Very often, these are also the simplest ways. Consider micronutrients, such as vitamin A, iodized salt, iron and zinc. These are inexpensive, easy to deliver interventions. And yet, they have the power to help prevent stunting in millions of children. Stunting is a condition caused by a lack of essential nutrients during the critical period of pregnancy and up to the age of 2. Children who are stunted suffer from irreversible physical and cognitive harm, with tragic consequences for those children and for their societies. In 2008, the Copenhagen Consensus—a group of leading economists, including Nobel Prize winners—concluded that the provision of micronutrients was the single most cost-effective means of improving global welfare.

Vaccination is another highly cost-effective intervention. It provides an enormous return on investment, regardless of how it is measured, whether in terms of deaths averted, fewer illnesses or lower health costs. Too little attention has been paid to the critical importance of vaccination since we achieved so-called “universal vaccination” in 1990. At the time, “universal” meant around 80 percent. But we declared victory too early. We are still only at around 85 percent globally, and we have to accelerate the pace if we’re going to achieve our child survival goals. Never forget that diseases that were nearly defeated—such as polio—can come back if we don’t finish the job.

FRONTLINES: What are three issues poor children face today that most people would be surprised to know?

LAKE: The first is the issue I just mentioned: stunting, which truly is one of the most under-recognized and under-addressed issues children face. One hundred eighty million children are already afflicted by this condition. If they were all concentrated in one place, it would constitute a massive emergency and compel immediate action. Stunting occurs even in food-secure nations such as India, where 48 percent of the children under the age of 5 are stunted. In some places, stunting is so common that it is actually mistaken for genetic heritage. And yet, very few people—even development and medical professionals—have even heard of it. This is beginning to change, but we have a long way to go.

The second surprising issue is urban disparities. The world is rapidly becoming urbanized. Within a few years, half of the world’s children will live in cities and towns. While many people still think of a rural child when they think of a poor child, children in the poorest urban communities are often just as deprived—of nutrition, clean water, adequate sanitation, access to health care, education and protection. But their situations are often masked by data showing that urban children are generally better off. So we need to do a much better job of analyzing data and mapping urban areas—both within and beyond slums—to find out who and where the most disadvantaged children are. This information will help governments and all of us better target our efforts and better achieve results.

There are certainly more than three issues people would be surprised to know. But the third one I’ll mention also surprised me when I first came to UNICEF: the lack of birth registration, especially among the most disadvantaged and marginalized children, such as those from indigenous groups, children with disabilities, and, of course, girls as compared with boys. Only half of all children under 5 are registered in developing countries. Why is this important? Lack of birth registration can cause a lifetime of exclusion and deprivation, making it harder for children who are already at risk of being left behind to go to school, or to get medical treatment, or to be reunited with their parents in emergencies. And again, a cost-effective intervention—the simple act of registering a birth, made more simple now by things like mobile technology—can yield lifelong benefits.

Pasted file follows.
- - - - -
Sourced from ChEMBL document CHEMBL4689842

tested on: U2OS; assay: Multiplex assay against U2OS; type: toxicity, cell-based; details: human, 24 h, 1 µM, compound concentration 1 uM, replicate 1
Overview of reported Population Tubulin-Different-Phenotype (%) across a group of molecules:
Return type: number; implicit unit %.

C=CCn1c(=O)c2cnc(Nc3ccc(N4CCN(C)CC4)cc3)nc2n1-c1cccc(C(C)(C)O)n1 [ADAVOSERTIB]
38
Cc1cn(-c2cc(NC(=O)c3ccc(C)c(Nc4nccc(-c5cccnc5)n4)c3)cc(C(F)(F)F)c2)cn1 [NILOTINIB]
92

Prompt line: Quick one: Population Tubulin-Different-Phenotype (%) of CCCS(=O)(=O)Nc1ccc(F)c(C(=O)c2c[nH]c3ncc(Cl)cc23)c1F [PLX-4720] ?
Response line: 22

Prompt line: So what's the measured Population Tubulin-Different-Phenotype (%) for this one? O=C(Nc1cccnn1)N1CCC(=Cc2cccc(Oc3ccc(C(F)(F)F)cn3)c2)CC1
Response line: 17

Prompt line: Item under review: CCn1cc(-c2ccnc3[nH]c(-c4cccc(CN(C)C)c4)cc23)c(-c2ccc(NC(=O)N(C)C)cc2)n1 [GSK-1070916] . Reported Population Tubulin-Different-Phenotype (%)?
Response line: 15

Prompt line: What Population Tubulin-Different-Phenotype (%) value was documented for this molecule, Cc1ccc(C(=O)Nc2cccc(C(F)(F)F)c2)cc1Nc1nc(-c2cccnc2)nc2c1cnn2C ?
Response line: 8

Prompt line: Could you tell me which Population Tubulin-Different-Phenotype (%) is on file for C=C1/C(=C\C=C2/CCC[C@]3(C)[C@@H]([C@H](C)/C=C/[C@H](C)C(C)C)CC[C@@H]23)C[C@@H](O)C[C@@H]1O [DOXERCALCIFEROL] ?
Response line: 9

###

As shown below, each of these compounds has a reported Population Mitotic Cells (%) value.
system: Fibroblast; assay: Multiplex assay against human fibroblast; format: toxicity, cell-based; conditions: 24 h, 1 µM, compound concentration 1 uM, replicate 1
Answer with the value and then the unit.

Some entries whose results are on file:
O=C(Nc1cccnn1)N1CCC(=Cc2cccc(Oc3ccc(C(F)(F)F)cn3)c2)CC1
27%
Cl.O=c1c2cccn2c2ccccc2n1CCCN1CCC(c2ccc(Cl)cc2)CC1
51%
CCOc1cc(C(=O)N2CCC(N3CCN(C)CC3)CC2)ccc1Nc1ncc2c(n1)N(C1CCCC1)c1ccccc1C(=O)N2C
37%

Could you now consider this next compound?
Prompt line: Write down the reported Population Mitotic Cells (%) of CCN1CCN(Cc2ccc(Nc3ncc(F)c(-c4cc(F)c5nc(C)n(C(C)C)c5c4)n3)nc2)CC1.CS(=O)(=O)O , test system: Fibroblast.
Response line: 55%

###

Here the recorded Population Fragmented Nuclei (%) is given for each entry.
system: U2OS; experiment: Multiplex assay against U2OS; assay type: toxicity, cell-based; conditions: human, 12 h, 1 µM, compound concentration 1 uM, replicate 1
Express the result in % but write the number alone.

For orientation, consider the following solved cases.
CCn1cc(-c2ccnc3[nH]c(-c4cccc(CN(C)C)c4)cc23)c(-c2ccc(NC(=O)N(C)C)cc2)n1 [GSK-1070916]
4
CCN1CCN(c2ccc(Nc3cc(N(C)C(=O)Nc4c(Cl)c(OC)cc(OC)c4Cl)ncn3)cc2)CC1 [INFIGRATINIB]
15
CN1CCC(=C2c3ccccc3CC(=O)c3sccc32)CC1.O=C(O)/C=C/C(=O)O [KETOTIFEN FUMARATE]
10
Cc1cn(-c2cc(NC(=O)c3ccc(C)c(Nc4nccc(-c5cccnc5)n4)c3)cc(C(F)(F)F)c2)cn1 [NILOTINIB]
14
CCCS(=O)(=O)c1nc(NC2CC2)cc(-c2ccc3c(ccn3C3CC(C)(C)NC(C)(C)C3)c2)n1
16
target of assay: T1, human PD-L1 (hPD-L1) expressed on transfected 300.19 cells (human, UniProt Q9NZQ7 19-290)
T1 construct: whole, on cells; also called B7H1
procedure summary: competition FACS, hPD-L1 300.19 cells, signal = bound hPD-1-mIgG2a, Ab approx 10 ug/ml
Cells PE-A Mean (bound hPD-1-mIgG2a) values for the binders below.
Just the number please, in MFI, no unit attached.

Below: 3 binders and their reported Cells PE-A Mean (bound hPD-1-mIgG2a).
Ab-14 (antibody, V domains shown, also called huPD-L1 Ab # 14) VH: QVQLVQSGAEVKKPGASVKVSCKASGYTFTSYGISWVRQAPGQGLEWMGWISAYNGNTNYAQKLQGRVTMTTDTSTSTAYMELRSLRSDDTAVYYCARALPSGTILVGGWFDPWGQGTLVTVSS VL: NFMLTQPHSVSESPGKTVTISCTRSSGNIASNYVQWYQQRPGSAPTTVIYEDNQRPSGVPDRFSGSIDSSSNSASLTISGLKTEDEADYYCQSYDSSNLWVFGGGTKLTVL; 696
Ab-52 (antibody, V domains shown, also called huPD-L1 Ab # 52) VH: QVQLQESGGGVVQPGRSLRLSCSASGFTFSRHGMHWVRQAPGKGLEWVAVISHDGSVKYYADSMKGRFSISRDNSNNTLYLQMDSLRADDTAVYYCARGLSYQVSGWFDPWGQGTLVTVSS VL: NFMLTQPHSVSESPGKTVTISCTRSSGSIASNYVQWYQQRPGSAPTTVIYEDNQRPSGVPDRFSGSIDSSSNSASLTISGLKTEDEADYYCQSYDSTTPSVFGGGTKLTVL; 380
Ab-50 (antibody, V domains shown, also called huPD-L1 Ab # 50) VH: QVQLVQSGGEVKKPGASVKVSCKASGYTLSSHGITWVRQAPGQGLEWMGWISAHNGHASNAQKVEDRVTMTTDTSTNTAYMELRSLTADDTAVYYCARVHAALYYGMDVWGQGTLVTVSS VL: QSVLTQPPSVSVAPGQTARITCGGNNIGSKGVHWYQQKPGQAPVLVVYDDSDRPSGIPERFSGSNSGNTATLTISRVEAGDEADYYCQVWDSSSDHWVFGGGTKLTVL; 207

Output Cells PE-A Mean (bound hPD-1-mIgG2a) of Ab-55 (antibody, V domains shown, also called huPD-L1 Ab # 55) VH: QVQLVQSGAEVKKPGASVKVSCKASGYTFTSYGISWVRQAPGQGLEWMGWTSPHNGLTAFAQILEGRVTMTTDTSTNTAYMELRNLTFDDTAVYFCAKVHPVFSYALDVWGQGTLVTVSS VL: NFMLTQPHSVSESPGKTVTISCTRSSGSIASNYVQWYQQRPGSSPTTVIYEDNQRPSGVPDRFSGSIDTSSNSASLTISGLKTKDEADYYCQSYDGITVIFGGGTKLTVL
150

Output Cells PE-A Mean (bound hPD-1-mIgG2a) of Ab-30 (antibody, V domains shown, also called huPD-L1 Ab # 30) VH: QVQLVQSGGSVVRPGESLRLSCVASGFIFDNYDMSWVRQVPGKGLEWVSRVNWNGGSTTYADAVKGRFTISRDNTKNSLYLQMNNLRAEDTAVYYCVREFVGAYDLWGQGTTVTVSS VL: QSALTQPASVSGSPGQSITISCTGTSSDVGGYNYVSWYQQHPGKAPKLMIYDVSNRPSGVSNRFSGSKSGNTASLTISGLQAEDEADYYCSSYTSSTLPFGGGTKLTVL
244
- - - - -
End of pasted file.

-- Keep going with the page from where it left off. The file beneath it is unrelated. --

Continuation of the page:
FRONTLINES: Is there a real role for technology, such as simple laptops, to help poor children catch up with their peers in the developed world? What are the challenges to and costs of making this work effectively?

LAKE: Technology is already playing an enormous role in development and, increasingly, in our ability to reach the poorest children. And as I mentioned earlier, it goes well beyond laptops—SMS texting and other mobile communications are connecting children and communities to a world of information and increasing their access to critical services. And in Uganda, not everyone has a cell phone, of course, but there are telephone booths all over the country—so we are developing a program to adapt mobile apps for telephone booths.

The first challenge is to re-purpose technology that the private sector is developing and apply it to our own purposes. The second challenge is to take these innovations to scale. This is one of UNICEF’s highest priorities—and, as with all of our goals, it depends on partnership.

The majority of the most promising innovations have come about through partnerships—collaboration with the private sector, governments, academia and, most importantly, communities themselves. For example, the Digital Drum—a solar-powered computer kiosk for rural children and communities in Uganda—was mostly developed in a collaboration, often virtual, that linked UNICEF staff, technologists, academics and designers from Solomon Islands, South Africa, Suriname, Uganda and the United States of America. Its development, in fact, may have been one of its greatest innovations, for the process inspired a great deal of thinking about access to information in rural contexts.

Time magazine named the Digital Drum as one of the best inventions of 2011—and UNICEF is proud of that. But regardless of who creates an innovative new use of technology, the point is to share it, to build on it, and to extend its reach. Because the sooner we can roll these innovations out in cooperation with others, the more children’s lives we can improve and save.

FRONTLINES: During your travels as head of UNICEF, has a child said something that you’ll never forget, the proverbial “out of the mouths of babes” statement that sticks with you?

LAKE: More than their words, I think of their laughter. I’ve met children in horrible circumstances: in drought-ravaged areas in Africa … in monsoon-flooded parts of Pakistan … in earthquake-flattened communities in Haiti or Japan. In places where there is almost nothing, children always find a way to laugh and play … with balls and dolls they make from rags and bits of things they find, wherever they are. They are incredibly resourceful. And the more I meet these children and their families, the more I understand that they are not simply victims in need of our pity. They are courageous, hard-working survivors, in need of—and deserving of—our support. An inspiration.

Last updated: December 11, 2014